Mike Modano has been on the edge of anticipation lately.

His wife Allison is due to give birth to twins in about a month, and oh yeah, there’s this little Hockey Hall of Fame announcement that’s schedule to come out Monday.

“It’s the last one, and it’s the biggest,” Modano said of the honors at the end of his career. “Yeah, it’s a little nerve-wracking.”

Many believe Modano has nothing to fret, listing him as a sure-fire first ballot Hall-of-Famer. But it’s not easy for the guy who’s being assessed, having to wonder if he’s good enough to make the cut on the first try.

The Hockey Hall of Fame requires a three-year waiting period, and Modano last skated in the 2011 playoffs with Detroit, so this is his first time eligible. Other notable first-timers are goalie Dominik Hasek and center Peter Forsberg, as well as Stars advisor Mark Recchi. The Hall of Fame selection committee consists of 18 members, and players are required to garner 14 votes (75 percent) for induction. There is a maximum of four players allowed in any given year. The debate and voting is scheduled to be held Monday.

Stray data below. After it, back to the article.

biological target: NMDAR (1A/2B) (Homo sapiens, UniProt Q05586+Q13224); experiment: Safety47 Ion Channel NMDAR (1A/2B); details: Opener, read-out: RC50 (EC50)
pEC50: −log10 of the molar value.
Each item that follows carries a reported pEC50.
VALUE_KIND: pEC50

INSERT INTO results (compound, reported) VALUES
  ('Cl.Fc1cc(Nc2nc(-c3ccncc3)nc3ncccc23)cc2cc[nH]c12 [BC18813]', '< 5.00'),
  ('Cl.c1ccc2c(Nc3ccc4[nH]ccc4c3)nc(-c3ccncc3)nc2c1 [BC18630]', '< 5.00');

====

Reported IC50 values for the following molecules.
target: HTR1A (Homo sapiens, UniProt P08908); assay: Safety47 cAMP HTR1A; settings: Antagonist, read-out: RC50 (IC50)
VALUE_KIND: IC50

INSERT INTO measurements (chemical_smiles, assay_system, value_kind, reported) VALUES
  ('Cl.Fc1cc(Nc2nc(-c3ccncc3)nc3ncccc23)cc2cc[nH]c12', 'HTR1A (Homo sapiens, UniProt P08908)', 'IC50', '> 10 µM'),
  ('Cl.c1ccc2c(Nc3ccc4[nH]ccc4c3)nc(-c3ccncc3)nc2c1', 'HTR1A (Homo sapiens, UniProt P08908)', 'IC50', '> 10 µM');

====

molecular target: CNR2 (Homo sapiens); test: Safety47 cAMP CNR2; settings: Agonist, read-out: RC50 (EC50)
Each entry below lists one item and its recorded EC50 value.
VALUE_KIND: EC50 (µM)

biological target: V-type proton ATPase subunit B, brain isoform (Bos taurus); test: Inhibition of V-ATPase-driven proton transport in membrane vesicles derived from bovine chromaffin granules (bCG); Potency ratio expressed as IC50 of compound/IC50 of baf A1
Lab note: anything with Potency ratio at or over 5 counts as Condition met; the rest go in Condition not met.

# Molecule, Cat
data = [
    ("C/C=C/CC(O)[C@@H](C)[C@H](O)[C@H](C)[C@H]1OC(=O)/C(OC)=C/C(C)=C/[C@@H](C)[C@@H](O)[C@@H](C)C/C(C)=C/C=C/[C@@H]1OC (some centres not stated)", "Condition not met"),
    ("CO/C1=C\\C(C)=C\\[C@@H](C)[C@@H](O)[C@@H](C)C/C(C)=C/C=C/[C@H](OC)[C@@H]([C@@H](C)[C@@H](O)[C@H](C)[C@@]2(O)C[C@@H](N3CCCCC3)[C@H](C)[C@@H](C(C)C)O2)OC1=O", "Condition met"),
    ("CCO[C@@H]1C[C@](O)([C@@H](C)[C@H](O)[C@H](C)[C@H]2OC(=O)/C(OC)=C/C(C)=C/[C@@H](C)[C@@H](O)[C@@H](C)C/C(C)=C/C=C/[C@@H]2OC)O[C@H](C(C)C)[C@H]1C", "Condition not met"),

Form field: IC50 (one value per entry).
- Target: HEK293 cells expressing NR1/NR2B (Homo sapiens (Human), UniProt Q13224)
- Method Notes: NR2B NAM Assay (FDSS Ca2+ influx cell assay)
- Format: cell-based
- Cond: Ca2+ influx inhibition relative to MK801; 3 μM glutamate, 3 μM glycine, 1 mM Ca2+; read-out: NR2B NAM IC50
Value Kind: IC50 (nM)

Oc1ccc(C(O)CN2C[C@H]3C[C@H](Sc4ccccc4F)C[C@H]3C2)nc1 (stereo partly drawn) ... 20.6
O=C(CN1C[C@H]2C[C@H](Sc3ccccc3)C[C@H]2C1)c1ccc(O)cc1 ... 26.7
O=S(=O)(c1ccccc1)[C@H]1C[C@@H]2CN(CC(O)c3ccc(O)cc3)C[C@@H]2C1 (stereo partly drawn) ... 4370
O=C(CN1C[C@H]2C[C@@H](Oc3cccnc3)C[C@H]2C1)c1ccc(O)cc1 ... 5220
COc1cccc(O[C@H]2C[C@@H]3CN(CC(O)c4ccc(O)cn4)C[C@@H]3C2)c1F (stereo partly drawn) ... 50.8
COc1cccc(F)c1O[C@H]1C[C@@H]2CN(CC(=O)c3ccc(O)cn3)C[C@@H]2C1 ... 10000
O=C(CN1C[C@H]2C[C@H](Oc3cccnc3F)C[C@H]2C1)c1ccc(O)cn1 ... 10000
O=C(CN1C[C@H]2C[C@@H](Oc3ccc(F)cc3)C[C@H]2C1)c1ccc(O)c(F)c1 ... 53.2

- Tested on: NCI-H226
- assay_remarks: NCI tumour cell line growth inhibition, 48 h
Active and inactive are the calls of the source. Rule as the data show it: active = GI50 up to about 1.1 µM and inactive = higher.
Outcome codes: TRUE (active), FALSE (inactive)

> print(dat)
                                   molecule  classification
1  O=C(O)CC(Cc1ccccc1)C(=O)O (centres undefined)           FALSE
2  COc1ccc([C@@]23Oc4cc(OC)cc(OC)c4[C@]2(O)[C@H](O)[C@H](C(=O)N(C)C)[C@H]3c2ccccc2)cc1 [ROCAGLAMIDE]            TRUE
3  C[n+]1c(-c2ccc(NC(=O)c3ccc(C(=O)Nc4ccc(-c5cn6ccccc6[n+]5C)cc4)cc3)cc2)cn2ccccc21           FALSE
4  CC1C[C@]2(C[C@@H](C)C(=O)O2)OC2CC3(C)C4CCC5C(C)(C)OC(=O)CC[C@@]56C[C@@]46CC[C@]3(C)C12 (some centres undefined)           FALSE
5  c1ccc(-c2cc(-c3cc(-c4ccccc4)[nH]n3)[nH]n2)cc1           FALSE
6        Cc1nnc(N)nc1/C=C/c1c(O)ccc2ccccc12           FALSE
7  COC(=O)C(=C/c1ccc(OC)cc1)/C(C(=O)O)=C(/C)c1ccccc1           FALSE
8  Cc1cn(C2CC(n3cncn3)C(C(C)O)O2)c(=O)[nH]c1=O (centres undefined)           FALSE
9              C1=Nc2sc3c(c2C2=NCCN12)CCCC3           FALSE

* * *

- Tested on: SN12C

Hasek won six Vezina Trophies as top goalie in the league and three Hart Trophies as MVP, so he’s seen as a slam dunk. Forsberg was often injured and played only 708 regular season games, but he ranks eighth all-time in points per game at 1.250 and won both a Calder Trophy (rookie of the year) and Hart, as well as two Stanley Cups.

Modano ranks 23rd all-time in scoring with 1,374 points and also is the all-time leading American-born scorer. He won the 1999 Stanley Cup, but major individual awards eluded him at a time when Wayne Gretzky, Mario Lemieux, Joe Sakic and Steve Yzerman were dominating the center position. Modano was the second team All-Star center in 1999-2000 behind Yzerman and finished second in rookie of the year voting in 1990.